For those who have already tried out their service, please share your feedback in comments.

Can You Afford to Buy a Home on Your Salary?

afford a house

57 percent of Americans feel buying a house has become less appealing, reflecting a widespread belief that fewer people can afford to buy homes, according to a Hart Research Associates survey. Ray Martin of CBS MoneyWatch says this reflects property costs rising faster than wages, coupled with economic challenges for consumers trying to save down payments and afford mortgages. Given these conditions, you might be wondering how to go about determining whether you can afford a home on your salary.

Estimating What You Can Affordafford a house

As the Federal Home Loan Mortgage Corporation explains, a number of key factors determine whether you can afford a home. These include annual gross income, credit history, and down payment availability.

To evaluate how these factors translate into your ability to afford a home, lenders consider two key ratios. The first is your housing expense ratio, relating your mortgage payment costs to your gross income. Lenders recommend your mortgage payment should be no more than 28 to 36 percent of your monthly gross income.

The second key is debt-to-income ratio. This compares your obligations on mortgage and other debts such as student loans and car payments to your gross income. Your monthly debts should not exceed 30 to 43 percent of your gross income.

For a precise estimate of what you can afford, Bank of Little Rock Mortgage Senior Vice President Lee Maris recommends that first-time home buyers get pre-approved for a mortgage before shopping for homes.

Searching for Affordable Homes

With a sense of what you can afford, you can gather information about homes within your range. Online databases such as those provided by the U.S. Department of Housing and Urban Development and Socialserve can help locate homes fitting specific criteria. Geographical search tools can also help you find locations with homes you can afford. For instance, as of July 2014, Trulia’s national homes price page shows that the median listing price of a home in New York’s Queens County is $419,000, compared to $839,000 for San Francisco County, $189,500 for Cook County, or $142,500 for St. Louis County. Another way to find a more affordable home is to purchase a less expensive residence to renovate. For instance, you might buy a home and then install energy-efficient windows, both improving the value of the property and lowering your long-term energy costs. Realtor recommends that if you buy a home to renovate, the most cost-efficient strategy is to look for these types of potential cosmetic renovations to windows, paint, wallpapers, carpets, tiles, doors, kitchens, bathrooms, and fixtures. Do a home inspection and count the cost before considering more expensive renovations such as upgrading roofing, heating, or air conditioning.

Exploring Down Payment and Financing Options

When it comes to paying for your home, nearly eight out of 10 first-time home buyers use savings to raise their down payment, while a third receive a gift from family or friends, and about one in 10 draw from investments or retirement savings, according to the National Association of Realtors. Traditionally your down payment should equal 20 percent of your home’s price, but some options allow this to go as low as 3 to 5 percent. As for financing, the NAR reports that over nine out of 10 first-time buyers go with a fixed-rate mortgage, four out of 10 use a low down payment FHA mortgage, and nearly one in 10 go with no down payment using the VA’s loan program. HUD’s site can point you towards online resources and housing counselors and other resources to help explore financing options.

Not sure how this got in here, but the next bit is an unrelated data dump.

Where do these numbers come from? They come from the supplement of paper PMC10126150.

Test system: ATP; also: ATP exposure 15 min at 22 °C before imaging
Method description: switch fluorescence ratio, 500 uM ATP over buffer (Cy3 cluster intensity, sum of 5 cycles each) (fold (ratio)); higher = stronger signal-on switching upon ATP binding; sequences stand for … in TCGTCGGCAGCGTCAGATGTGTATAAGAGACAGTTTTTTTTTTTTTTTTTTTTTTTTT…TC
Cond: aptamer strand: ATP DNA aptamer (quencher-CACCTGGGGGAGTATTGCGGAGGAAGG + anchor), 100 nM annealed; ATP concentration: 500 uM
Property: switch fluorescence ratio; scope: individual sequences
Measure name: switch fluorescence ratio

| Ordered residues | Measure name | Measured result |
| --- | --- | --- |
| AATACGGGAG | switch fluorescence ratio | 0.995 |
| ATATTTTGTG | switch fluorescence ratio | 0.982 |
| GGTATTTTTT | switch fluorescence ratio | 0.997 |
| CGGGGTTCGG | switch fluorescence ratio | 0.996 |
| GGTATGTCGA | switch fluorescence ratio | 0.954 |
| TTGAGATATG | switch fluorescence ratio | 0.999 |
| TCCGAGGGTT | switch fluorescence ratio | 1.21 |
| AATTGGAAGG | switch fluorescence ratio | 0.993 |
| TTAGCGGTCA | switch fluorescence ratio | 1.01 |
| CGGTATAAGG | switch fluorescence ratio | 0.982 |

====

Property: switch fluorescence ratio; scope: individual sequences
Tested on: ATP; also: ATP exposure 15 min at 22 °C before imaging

The Ins & Outs of Avoiding Bad Credit Pitfalls for College Grads

cit bank savings account review\

When it comes to credit score, there’s no such thing as throwing out the lowest test grade or offering a chance for extra credit. That’s why college students need do their homework early on so they can pass the credit test during those vital first few years in the “real world.”

The first rule of credit: Use it or lose it.

In other words, in order to create a strong credit profile (and qualify for future auto or home loans), you have to demonstrate that you’re able to use credit responsibly. You’ll likely have to start out slow, like opening your first credit card account, making small but manageable purchases with it, and paying your bill on time every month. From there, whether you have an auto loan or a cell phone bill, the key is to make on-time payments.

Need a Bail Out? Transfer Your Credit Card Balance

You’ll have to pay your dues.

As is the case with breaking into a new field right out of college, sometimes your youth goes against you and you have to prove yourself. In other words, you won’t get the best credit card rates in the early years of your credit history because you haven’t earned them. But you can and should still shop around for a card that has terms you can live with for a while (for starters, look for cards with no annual fee). The reason being you want to keep your first major accounts active for a few years to establish a strong history. Opening and closing new accounts all the time will negatively affect your credit score.

Don’t screw up your parents’ credit.

If your parents put you on as an authorized user on any of their accounts or co-sign to help you open a credit account or car loan, that’s an additional reason to be responsible with payments. If you don’t, it will ding their credit scores as well as yours.

Late payments are not “no big deal.”

As soon as you are late — even one day — on a credit card payment, your lateness is reported to one or all of the credit bureaus (Equifax, TransUnion, and Experian). The longer it takes you to pay, the worse it is (being 90 days overdue is worse than 30 days, for instance). To avoid being late, be sure you don’t spend beyond your means, and set an email, text, or calendar alert so you have a reminder to make your payments on time.

Minimum payments will keep you in debt for decades.

Paying your bills on time is the easy part; paying your balance in full is the challenge. If you run up your accounts and begin carrying large balances, paying just the minimum won’t do much to bring down your debt thanks to interest that keeps accumulating. And when it comes to credit scores, how much debt you have as compared to how much credit you have available is a big part of the equation. So if you have a $1,000 credit limit and a $700 balance, you have a 70 percent debt utilization (not good!). Experts say to keep it under 30 percent, or even better, pay your balance in full each month.

A healthy credit start takes discipline, especially for college grads who are just beginning to deal with financial independence. But it’s a much easier road than trying to dig out from under a credit score that tanks.

Todd Hills is the CEO of Pawngo , the first full-service online pawn shop intodd pawngo hills the United States. After more than 25 years owning and operating brick and mortar pawn shops, Hills decided to bring this 3,000 year-old industry online.